Can you do more to support autistic candidates?

In-House Recruiting, Recruitment Strategies
4 Can you do more to support autistic candidates_B2C blog 767x130

Understanding how to avoid and overcome difficulties can be crucial to ensuring an enjoyable and effective working relationship

More than one in 100 people in the UK are on the autism spectrum. It’s a lifelong developmental disability that affects how a person communicates and how they relate to people and the world around them.

Autism affects around 700,000 people in Britain, making it essential for recruiters to ensure they’re not misreading behaviour by gaining an understanding of the difficulties autistic people face.

What’s unique about people with autism?

People with autism see, hear and feel the world differently to other people. All people with autism will share certain difficulties, but it affects people in different ways – some might suffer associated learning disabilities and mental health issues, which could potentially put them at a disadvantage in the workplace.

Businesses like the multi-national company SAP are challenging assumptions, looking at people with autism as unique individuals rather than people at a disadvantage. The company has a corporate goal to employ 650 people on the autism spectrum by 2020. The individuals work in roles such as software developer, data analyst and IT technical support.

Increasing numbers of companies are recognising that people with autism can offer unique skills – from advanced logic and maths skills to a photographic memory and a diligent approach to problem-solving. Specialist recruiters have placed people with autism in job positions in a number of countries, including UK organisations like the BBC, Lockheed Martin, and the NHS.

What can recruiters do to help autistic people?

The recruitment process can create obstacles for people with autism, and there are ways to help them apply for jobs and demonstrate their skills. The National Autistic Society has three simple steps recruiters can take to make it easier for people with autism to apply.

  1. Make job descriptions clear. Often ‘excellent communication skills’ and ‘being able to work in a team’ are default statements made in a job advert. Many people with autism won’t apply for jobs that make statements like this, even if they have other strong skills related to the job.
  2. Make it clear what’s needed on the application form. For people with autism, this is not always clear. Recruiters should offer guidance, ensuring the firm includes space to highlight any support or adjustments needed at interview.
  3. Make the job advert concise and in plain English. Listing essential skills, avoiding jargon, and unnecessary information. Make sure to be clear about what skills and experience are essential for the job to be done well.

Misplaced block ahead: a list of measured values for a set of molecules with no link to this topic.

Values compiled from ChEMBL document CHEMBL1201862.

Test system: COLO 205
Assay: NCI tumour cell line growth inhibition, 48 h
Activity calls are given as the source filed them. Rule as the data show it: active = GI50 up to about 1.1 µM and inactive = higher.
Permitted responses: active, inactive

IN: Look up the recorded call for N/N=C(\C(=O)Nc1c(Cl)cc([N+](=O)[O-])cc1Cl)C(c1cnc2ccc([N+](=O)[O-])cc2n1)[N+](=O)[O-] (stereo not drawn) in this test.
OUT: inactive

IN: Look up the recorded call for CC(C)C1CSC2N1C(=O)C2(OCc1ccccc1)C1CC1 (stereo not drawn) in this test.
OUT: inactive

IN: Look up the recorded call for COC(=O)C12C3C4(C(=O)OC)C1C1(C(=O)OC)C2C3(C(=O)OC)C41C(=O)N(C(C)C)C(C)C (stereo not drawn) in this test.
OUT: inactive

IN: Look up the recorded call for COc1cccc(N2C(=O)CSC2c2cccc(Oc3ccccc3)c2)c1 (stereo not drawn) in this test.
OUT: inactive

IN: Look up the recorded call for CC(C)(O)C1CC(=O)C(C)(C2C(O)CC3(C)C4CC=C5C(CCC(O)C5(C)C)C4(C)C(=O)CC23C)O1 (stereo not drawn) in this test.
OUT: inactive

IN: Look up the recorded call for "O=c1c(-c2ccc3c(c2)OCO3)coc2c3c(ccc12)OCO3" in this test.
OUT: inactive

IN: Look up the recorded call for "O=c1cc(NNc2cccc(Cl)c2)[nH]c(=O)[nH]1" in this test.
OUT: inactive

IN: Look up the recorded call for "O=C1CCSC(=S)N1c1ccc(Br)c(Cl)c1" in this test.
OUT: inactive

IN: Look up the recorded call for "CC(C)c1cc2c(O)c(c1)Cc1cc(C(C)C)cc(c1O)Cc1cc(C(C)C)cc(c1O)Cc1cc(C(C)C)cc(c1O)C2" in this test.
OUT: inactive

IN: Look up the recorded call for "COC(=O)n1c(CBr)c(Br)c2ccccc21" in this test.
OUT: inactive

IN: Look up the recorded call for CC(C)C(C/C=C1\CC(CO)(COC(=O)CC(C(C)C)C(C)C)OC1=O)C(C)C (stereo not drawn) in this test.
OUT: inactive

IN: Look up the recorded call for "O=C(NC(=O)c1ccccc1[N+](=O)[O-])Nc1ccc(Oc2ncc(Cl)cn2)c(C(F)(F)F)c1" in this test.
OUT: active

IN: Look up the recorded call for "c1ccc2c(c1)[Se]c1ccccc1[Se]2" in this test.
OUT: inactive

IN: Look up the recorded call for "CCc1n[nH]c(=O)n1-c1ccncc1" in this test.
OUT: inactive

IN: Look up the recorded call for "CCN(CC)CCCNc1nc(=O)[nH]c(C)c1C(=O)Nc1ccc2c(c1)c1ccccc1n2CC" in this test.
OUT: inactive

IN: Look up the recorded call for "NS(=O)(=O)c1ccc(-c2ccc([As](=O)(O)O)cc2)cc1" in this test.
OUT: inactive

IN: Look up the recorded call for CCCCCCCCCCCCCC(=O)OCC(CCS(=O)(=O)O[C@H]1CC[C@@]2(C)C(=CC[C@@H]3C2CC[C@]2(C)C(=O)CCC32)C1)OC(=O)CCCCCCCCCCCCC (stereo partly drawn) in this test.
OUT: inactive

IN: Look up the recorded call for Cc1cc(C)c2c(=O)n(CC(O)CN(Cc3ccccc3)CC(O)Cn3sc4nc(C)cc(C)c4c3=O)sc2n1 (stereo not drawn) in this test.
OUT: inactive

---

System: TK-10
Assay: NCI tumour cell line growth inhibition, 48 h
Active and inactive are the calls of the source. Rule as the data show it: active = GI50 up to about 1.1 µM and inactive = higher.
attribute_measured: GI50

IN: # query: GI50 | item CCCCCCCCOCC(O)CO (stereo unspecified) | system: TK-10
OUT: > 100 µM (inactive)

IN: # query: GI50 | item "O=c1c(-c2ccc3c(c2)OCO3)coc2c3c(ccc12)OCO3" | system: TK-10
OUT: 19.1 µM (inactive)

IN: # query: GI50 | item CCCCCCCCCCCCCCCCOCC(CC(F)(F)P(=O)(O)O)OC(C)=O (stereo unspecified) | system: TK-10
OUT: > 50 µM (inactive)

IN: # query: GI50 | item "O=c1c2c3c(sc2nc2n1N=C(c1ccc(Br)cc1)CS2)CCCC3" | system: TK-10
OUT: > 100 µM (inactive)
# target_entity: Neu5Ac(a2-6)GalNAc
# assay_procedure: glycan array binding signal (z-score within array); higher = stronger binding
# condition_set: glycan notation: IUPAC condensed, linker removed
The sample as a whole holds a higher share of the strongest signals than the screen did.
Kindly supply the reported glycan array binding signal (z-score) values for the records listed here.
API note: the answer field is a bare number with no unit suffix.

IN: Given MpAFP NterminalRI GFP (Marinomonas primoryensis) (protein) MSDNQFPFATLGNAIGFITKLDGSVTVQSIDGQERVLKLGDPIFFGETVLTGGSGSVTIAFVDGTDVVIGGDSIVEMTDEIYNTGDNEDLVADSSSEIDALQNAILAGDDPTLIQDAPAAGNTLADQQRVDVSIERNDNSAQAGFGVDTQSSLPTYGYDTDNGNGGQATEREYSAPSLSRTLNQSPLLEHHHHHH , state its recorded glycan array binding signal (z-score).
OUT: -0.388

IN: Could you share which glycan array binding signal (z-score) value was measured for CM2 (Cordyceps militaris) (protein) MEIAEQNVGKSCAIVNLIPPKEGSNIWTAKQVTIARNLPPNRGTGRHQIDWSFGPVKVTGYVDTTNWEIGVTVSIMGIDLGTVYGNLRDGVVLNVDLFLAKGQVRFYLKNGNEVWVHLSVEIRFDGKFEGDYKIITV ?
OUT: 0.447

Anna Skelton, Senior HR Business Partner at Jobsite, said, “Recruiters should understand that the autism spectrum is very wide, and that each person should be viewed as an individual. For example, some people with autism are personable and confident, while others are more introverted, needing more time than usual to feel comfortable in a strange environment.

“It’s also important to examine the skills of an individual with autism closely, as you don’t want to fit them with a job that doesn’t utilise the full range of their abilities properly. It’s generally thought better to wait until interview stage before discussing autism.”

How to prepare people with autism for interview

Skelton continues, “Recruiters need to make sure that employers understand that people with autism may approach job interviews differently. They might not be able to ‘sell themselves’ in quite the same way, particularly when it comes to eye contact, maintaining conversations, and sharing information. But the key is to look beyond this.”

Skelton said that recruiters should make sure that at interview stage, employers asked questions in a way fit for employees with autism. She offered these tips:

  • Interviewers should ask closed questions, instead of questions like ‘tell me about yourself’ which people with autism may have difficulty in judging. They might also answer questions very literally.
  •  Interviewers should ask questions based on real past experiences, avoiding hypothetical and abstract ones.
  • Interviewers should gently remind the candidate if they’re talking too much for one question, but prompt or support the candidate in sharing the right information.
  • Interviewers should be aware that body language may vary from the expected norm – eye contact could be fleeting or prolonged.

It’s easy to box yourself in to a strict idea of what makes an ideal candidate when you’re an experienced professional who knows what makes a good fit for a company. By broadening your understanding of the human condition and what makes certain people unique, you’ll find new ways to strengthen your workforce and access hidden talent.

Disclaimer: Any views here do not necessarily reflect the views of Jobsite. As such we cannot be held responsible for the views expressed here or any actions taken as a consequence.